• Repairing Ceramic Broken Floor Tiles

    floor-tiles

    Cracked ceramic tiles mar the appearance of a floor and may, in locations like bathrooms or kitchens, make the subflooring susceptible to the dangers of water.
    If the subfloor gets continually wet over time, it will swell and cause damage to additional tiles and will begin to rot as well.
    Replacing broken tiles takes careful work and good DIY skill, so you might want to consider hiring a flooring contractor or handyman with good experience to do the work too.
    Repairing one tile might take 30-45 minutes. Larger jobs will take less time per tile if the tiles are adjoining.
    If the entire floor looks in need of some work, you should consider whether or not you want to repair or replace the entire floor.
    If you have access under the subfloor check first to determine the obvious signs of rot

    Ceramic Floor Tile Repair Tips

    Our goal is to give you information you can use in your decision to do the work yourself or hire a pro for the job.
    The good news is that there’s no harm trying it yourself first. Unless you break several more tiles, which is unlikely, you won’t do anything that will cost extra if you do have to hire someone for the repair.

    In this repair guide, we include ceramic floor tile replacement costs for DIY work and for hiring a professional, so you’ll have an idea of what to expect if you get estimates from tile contractors.
    There are plenty of tips too that give you an idea of what you’ll be doing. Finally, we include resources at the end that offer additional information that will help you evaluate this project.
    These tips aren’t exhaustive. They’re designed to show the scope of the issue.
    We include the tools and materials you need. Let’s get started.

    • Your first job is to find a tile that matches the floor, and that’s why flooring stores recommend buying an extra box of tiles when you install ceramic tile anywhere in your home
    • Look around your basement, attic or storage unit for that box of leftover tiles…you might just find what you’re looking for
    • If you have to buy a replacement tile, consider buying as many as 10 of them for potential future repairs
    • You will also want to get color chips for your grout possibilities in order to match the grout color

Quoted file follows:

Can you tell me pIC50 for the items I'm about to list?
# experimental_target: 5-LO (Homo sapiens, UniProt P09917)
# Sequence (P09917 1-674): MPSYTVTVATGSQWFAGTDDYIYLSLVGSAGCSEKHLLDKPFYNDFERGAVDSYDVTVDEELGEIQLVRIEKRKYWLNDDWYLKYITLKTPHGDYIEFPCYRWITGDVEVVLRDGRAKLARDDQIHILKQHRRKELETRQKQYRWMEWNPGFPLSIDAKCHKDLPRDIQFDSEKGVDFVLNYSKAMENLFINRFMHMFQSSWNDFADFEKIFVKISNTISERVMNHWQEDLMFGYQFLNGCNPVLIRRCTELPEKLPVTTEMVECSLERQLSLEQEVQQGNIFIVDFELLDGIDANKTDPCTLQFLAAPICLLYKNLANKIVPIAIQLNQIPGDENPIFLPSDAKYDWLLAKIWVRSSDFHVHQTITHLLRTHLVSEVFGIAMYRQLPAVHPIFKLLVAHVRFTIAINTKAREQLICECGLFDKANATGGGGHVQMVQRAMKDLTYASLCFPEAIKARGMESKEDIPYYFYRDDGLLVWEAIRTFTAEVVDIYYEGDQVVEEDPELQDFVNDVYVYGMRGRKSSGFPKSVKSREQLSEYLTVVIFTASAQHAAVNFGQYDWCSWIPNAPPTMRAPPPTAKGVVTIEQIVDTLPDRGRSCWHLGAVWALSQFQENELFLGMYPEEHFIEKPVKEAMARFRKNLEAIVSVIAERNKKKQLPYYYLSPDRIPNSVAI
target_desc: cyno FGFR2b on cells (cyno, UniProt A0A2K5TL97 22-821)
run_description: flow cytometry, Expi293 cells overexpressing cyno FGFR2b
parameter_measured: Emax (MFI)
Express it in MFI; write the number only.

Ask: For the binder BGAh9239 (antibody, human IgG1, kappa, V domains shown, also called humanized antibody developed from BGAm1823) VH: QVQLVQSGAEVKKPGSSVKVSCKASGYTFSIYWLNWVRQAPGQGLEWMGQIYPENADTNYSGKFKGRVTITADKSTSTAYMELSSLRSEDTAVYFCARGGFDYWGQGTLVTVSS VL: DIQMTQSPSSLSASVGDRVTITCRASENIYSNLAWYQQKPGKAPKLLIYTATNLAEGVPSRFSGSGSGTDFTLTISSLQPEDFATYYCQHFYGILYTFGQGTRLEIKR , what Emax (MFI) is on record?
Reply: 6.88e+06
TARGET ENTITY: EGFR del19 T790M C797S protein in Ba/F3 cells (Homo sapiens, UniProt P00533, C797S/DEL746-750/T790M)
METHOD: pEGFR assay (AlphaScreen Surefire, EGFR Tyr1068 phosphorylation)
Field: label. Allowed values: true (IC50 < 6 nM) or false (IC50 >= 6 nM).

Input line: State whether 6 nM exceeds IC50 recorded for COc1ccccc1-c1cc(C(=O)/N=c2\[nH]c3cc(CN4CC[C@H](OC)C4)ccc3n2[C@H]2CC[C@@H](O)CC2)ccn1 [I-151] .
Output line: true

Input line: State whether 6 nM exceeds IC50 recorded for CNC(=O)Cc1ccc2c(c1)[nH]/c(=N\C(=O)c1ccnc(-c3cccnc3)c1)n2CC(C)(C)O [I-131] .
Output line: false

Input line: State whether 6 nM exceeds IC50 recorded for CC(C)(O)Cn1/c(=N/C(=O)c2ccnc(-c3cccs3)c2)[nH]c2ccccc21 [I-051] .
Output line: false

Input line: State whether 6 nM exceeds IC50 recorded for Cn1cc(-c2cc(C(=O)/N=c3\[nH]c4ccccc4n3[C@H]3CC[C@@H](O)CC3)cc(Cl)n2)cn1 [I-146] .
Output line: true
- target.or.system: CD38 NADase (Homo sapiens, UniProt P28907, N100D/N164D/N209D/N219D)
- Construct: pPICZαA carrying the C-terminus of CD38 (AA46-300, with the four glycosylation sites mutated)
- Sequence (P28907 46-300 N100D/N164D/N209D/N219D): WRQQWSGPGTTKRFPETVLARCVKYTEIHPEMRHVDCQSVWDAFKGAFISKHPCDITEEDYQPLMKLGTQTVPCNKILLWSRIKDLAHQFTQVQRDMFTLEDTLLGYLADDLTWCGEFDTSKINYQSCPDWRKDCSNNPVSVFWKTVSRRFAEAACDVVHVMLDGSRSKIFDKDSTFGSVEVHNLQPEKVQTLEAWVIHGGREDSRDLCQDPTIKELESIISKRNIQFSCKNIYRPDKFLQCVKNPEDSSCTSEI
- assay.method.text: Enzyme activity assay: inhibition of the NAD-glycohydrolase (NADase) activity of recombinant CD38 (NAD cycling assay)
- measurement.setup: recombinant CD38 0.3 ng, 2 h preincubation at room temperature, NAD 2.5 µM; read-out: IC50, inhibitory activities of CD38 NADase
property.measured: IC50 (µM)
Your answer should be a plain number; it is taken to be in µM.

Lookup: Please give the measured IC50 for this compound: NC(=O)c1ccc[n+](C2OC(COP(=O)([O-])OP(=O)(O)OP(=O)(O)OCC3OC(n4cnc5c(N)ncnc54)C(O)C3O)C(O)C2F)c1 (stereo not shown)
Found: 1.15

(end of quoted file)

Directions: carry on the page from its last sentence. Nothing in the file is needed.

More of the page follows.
• Safety comes first, so put on eye protection before you begin the work
    • Putting cardboard down around the broken tile will protect surrounding tiles while you work
    • You’ve got two options for removing the broken tile – a tile grout tool to scrape it out or using a masonry drill bit and drill to drill holes in the broken tile that can be used to remove it
    • A cold chisel and small hammer can be used to remove the tile itself as long as you’re very careful not to damage surrounding tiles
    • Once the tile is out, scrape remaining mortar off the subfloor – though you don’t have to get every bit of it as long as the surface is fairly smooth
    • Vacuum out the area where the tile was to remove chips and dust
    • Your options for adhering the new tile are tile adhesive or thinset mortar (follow the instructions on the packaging) applied with a notched trowel
    • Apply the adhesive and set the tile in the space, being sure to center the tile with equal spacing on all sides
    • Let the tile sit overnight before adding the grout
    • Follow the directions on the packaging carefully to get the grout the proper consistency
    • Force the mixed grout into the spaces between the tiles, and press it with a rubber float before removing the excess with a float or damp sponge
    • When the grout develops a light skin, remove it with a damp sponge or rag
    • Several hours later, polish the entire area with a clean towel to remove excess grout
    • Wait one day before putting weight on the new tile

    Ceramic Floor Tile Replacement Cost

    Here are costs for a DIY job and what you can expect when you hire a professional for the work.

    DIY Ceramic Floor Tile Replacement: Hopefully you’ll have the extra tiles you need left over from the original job. If not, replacement tiles cost $2 to $15 depending on the size and style. A cold chisel and small hammer cost about $10 each, and so does a rubber grout float. The adhesive or mortar you choose will cost less than $10. If you choose to use a drill, they start at about $35, and a masonry bit will cost $8 to $12.

    Professional Ceramic Tile Replacement: Most ceramic tile installers have a minimum charge for repairs which is usually $125 to $1750. That cost should cover the replacement of several tiles at least.

    Save Money on Ceramic Floor Tile Replacement

    If you’re doing the work yourself, borrowing tools you don’t have is the best way to save money. However, none of the tools are very expensive, and if you have tile floors, you will like use them again.

    The best way to save money when hiring a tile contractor is to get several estimates to get the best price. Let the companies know that they’re competing for the work, and they’ll give you their lowest estimates. Before taking the lowest estimate, make sure that the person you select has good experience replacing ceramic flooring tiles.

    Do It Yourself Ceramic Floor Tile Repair Resources

    These pages will give you additional help as you consider this house repair job.

    YouTube – Here’s video from a local flooring company that makes everything very clear. It includes discussion of the tools you’ll need.

    Trevathan Floors – These tips from a pro are very helpful.

    North Jersey – This basic overview will help DIYers do the job quickly and successfully.

    Pecos Softwareworks – These step-by-step instructions include photos to help.

     

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